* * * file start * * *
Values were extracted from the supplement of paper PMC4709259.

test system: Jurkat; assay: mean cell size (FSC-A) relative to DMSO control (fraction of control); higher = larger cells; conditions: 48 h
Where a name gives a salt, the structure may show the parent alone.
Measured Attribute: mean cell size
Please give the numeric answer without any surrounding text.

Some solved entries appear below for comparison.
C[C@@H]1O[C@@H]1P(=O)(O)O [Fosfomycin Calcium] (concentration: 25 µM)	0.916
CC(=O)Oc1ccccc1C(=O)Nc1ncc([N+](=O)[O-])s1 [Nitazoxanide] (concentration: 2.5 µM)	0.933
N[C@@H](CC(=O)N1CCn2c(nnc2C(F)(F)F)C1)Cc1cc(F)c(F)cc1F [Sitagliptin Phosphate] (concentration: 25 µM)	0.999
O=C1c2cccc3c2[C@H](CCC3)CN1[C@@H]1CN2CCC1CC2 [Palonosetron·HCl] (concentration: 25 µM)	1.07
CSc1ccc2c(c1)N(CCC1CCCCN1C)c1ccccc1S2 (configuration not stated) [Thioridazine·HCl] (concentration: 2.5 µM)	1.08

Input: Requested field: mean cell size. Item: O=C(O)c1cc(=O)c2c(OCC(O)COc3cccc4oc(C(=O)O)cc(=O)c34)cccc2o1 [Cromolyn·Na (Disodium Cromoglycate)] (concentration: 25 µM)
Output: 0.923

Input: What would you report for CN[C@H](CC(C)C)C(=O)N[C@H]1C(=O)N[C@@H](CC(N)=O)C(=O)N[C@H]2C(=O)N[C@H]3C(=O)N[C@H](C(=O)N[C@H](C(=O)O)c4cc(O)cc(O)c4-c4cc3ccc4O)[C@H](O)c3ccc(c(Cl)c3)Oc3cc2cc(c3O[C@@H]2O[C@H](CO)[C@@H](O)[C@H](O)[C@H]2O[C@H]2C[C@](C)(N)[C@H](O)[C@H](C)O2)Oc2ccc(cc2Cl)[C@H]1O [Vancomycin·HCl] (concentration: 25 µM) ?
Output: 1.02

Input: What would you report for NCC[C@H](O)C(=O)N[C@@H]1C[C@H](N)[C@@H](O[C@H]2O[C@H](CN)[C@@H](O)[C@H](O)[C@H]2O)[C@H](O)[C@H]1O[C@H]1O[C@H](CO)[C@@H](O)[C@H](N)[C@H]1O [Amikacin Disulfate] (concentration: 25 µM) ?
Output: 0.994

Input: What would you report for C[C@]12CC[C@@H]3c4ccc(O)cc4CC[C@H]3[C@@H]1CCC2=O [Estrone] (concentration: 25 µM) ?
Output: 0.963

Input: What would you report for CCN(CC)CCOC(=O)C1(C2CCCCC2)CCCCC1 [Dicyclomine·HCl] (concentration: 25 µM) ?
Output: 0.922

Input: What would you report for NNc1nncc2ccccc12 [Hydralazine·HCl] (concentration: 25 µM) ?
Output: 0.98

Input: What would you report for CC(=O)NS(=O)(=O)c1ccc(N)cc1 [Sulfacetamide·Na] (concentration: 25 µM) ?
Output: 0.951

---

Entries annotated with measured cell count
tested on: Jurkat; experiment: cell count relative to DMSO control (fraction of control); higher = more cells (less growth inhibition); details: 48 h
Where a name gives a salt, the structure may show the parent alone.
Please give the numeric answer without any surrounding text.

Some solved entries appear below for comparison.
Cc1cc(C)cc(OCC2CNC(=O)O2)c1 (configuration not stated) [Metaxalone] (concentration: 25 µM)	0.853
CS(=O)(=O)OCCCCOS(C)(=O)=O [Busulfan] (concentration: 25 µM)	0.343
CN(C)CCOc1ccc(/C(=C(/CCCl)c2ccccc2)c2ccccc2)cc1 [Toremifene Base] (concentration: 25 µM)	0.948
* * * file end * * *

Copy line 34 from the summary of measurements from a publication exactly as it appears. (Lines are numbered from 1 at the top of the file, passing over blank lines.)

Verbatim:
CN(C)CCOc1ccc(/C(=C(/CCCl)c2ccccc2)c2ccccc2)cc1 [Toremifene Base] (concentration: 25 µM)	0.948